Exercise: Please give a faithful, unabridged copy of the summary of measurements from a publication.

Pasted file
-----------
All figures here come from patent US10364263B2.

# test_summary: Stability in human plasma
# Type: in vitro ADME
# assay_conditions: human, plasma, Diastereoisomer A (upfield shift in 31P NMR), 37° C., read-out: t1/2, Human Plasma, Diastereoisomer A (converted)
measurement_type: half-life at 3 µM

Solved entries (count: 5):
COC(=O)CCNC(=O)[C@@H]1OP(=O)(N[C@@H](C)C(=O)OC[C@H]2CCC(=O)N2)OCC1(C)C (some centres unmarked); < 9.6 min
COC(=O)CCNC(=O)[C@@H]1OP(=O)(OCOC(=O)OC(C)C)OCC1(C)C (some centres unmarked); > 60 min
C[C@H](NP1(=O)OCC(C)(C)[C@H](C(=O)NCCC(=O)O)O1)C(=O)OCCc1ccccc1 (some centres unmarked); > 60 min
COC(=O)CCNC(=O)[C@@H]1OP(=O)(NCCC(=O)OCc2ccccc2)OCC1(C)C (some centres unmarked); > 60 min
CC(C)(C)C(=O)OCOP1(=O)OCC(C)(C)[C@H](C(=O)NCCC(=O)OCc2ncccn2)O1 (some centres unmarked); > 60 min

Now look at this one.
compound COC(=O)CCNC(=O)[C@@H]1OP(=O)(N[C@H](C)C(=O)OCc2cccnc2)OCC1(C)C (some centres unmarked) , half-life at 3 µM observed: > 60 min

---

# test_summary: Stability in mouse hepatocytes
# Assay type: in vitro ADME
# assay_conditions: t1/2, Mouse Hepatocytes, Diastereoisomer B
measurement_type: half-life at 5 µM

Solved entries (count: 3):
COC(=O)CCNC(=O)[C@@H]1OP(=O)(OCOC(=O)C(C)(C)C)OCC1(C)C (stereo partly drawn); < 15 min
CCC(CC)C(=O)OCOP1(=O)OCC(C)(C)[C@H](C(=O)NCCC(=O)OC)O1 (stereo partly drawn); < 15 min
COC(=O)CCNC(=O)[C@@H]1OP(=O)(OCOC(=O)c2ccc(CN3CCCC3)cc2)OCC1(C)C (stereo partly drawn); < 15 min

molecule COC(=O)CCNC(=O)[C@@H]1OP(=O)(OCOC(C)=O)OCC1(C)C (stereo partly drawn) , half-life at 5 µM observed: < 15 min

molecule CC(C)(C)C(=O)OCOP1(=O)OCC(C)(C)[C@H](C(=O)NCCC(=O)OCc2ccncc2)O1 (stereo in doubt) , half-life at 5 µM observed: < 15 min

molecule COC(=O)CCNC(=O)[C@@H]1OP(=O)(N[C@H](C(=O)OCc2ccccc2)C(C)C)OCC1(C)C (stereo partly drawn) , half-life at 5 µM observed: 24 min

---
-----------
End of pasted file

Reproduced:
All figures here come from patent US10364263B2.

# test_summary: Stability in human plasma
# Type: in vitro ADME
# assay_conditions: human, plasma, Diastereoisomer A (upfield shift in 31P NMR), 37° C., read-out: t1/2, Human Plasma, Diastereoisomer A (converted)
measurement_type: half-life at 3 µM

Solved entries (count: 5):
COC(=O)CCNC(=O)[C@@H]1OP(=O)(N[C@@H](C)C(=O)OC[C@H]2CCC(=O)N2)OCC1(C)C (some centres unmarked); < 9.6 min
COC(=O)CCNC(=O)[C@@H]1OP(=O)(OCOC(=O)OC(C)C)OCC1(C)C (some centres unmarked); > 60 min
C[C@H](NP1(=O)OCC(C)(C)[C@H](C(=O)NCCC(=O)O)O1)C(=O)OCCc1ccccc1 (some centres unmarked); > 60 min
COC(=O)CCNC(=O)[C@@H]1OP(=O)(NCCC(=O)OCc2ccccc2)OCC1(C)C (some centres unmarked); > 60 min
CC(C)(C)C(=O)OCOP1(=O)OCC(C)(C)[C@H](C(=O)NCCC(=O)OCc2ncccn2)O1 (some centres unmarked); > 60 min

Now look at this one.
compound COC(=O)CCNC(=O)[C@@H]1OP(=O)(N[C@H](C)C(=O)OCc2cccnc2)OCC1(C)C (some centres unmarked) , half-life at 3 µM observed: > 60 min

---

# test_summary: Stability in mouse hepatocytes
# Assay type: in vitro ADME
# assay_conditions: t1/2, Mouse Hepatocytes, Diastereoisomer B
measurement_type: half-life at 5 µM

Solved entries (count: 3):
COC(=O)CCNC(=O)[C@@H]1OP(=O)(OCOC(=O)C(C)(C)C)OCC1(C)C (stereo partly drawn); < 15 min
CCC(CC)C(=O)OCOP1(=O)OCC(C)(C)[C@H](C(=O)NCCC(=O)OC)O1 (stereo partly drawn); < 15 min
COC(=O)CCNC(=O)[C@@H]1OP(=O)(OCOC(=O)c2ccc(CN3CCCC3)cc2)OCC1(C)C (stereo partly drawn); < 15 min

molecule COC(=O)CCNC(=O)[C@@H]1OP(=O)(OCOC(C)=O)OCC1(C)C (stereo partly drawn) , half-life at 5 µM observed: < 15 min

molecule CC(C)(C)C(=O)OCOP1(=O)OCC(C)(C)[C@H](C(=O)NCCC(=O)OCc2ccncc2)O1 (stereo in doubt) , half-life at 5 µM observed: < 15 min

molecule COC(=O)CCNC(=O)[C@@H]1OP(=O)(N[C@H](C(=O)OCc2ccccc2)C(C)C)OCC1(C)C (stereo partly drawn) , half-life at 5 µM observed: 24 min

---